I should make on thing clear as I begin this review: my expectations for this game were extremely high. Once I saw the first preview trailers, I knew that I had to purchase this game. The game seemed to combine old school RPG sensibilities with high production values, plus the massive characters and enormous bosses appealed to my inner Godzilla/Power Rangers nerd. While White Knight Chronicles is not the be-all, end-all, genre-defining game I had hoped it would be, it's still an excellent experience, and the co-op modes add some value beyond the single player story mode.
The most impressive qualities of White Knight Chronicles aren't related to the gameplay, but the story. The plot itself is hardly groundbreaking, filled with several standard fantasy cliches, but there's an epic quality, a sense of grandeur throughout, that made me overlook these shortcomings. The game's lengthy cut scenes are of particularly high quality; they are so well done that my wife and kids would often sit down to watch the story unfold. Most RPGs have only a few boss characters, while everything else is the same size as your characters, but this isn't the case in White Knight Chronicles. In just the first few hours of play, you will encounter enormous trolls and a horrifying monstrosity of a beast that crashes through an entire castle. When the protagonist, Leonard, transforms into the White Knight, it's a jaw-dropping event. This first appearance of the White Knight is a memorable gaming moment, and the giant enemies he fights add to the feeling of grand adventure that the game ably provides.
When the game begins, you are presented with a rather lengthy character creation process. I have never seen a more robust system, in any game. There are options, slider bars, and color choices for literally everything about your characters appearance. It took me about twenty minutes to finely tune my character's face, body style, and hair. But the character you create is merely a side character in the story, a sort of henchman for Leonard. This is a bit disappointing, but to be honest, I never wanted to play as my character anyway, because he didn't have the ability to turn into a thirty foot tall ancient artifact of unimaginable power. Your created character appears in the co-op portions of the game, though, which we'll get to later in the review.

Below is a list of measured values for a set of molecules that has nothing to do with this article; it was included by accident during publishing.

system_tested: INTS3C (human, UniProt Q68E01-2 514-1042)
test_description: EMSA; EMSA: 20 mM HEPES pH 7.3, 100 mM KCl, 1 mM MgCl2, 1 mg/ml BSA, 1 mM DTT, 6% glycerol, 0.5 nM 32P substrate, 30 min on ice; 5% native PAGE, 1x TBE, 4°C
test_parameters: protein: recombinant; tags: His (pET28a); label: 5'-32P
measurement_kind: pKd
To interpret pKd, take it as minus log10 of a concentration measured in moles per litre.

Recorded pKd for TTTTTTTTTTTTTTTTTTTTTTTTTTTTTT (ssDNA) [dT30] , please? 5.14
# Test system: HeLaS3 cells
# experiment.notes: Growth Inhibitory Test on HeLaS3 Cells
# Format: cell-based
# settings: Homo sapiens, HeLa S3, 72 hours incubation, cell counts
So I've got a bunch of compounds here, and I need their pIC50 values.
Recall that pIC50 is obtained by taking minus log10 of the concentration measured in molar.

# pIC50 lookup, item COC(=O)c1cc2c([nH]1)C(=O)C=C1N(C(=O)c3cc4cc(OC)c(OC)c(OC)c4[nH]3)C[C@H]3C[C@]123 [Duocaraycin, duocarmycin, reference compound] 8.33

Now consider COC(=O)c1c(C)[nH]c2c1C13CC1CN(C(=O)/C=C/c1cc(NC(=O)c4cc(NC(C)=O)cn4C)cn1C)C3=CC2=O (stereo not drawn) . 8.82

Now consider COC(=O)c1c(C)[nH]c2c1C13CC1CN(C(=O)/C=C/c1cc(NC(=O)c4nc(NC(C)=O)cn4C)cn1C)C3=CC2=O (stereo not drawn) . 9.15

White Knight Chronicles uses a skill based character progression system. Characters can select skills with several types of weapons, plus elemental or divine magic. Skills fall into two basic types, those that can be used in combat, like fireballs or sword thrusts, and stat boosting skills, like weapon mastery, increased magic points, or heightened strength. I am generally not a fan of skill based systems, since they usually make characters too similar to one another. Perhaps it's just the retro gamer in me, but it feels strange seeing my entire party wielding swords, casting elemental magic, and also being able to heal and even resurrect others. Item use isn't restricted either, so if your caster-type character meets the requirements, she can waltz around in a set of chain mail or plate armor. Perhaps this homogeneity is lessened at higher levels, but I'd still prefer a bit more variety.
Any skill that your character has can be used to fill a combat slot, and used in battle. A circular timing meter appears during a fight, and once that timer fills up, you may use a skill. Some skills are free, others take magic points, and still others take what the game calls action chips. Action chips are somewhat mystifying, and for the life of me I couldn't figure out how and when they were earned. Different in-game occurrences like hitting an opponent, taking damage, or casting a spell would sometimes, but not always, grant an action chip. Action chips can be spent to use combinations in battle, allowing you to perform multiple actions in the space of one timer cycle. Higher weapon skill levels allow for more actions per combo. For example, you might begin a combo with a strike, then an air juggle or two, and finish with an icebolt. There are literally hundreds of different combinations, which should be a min-maxer's dream, but since action points are so tough to come by, most of the time, you'll be using your basic, low level skills, which are free. I really got the feeling that I was in over my head as far as the combinations go, but in the end, I'm not sure if my lack of knowledge really hurt my characters' performance at all.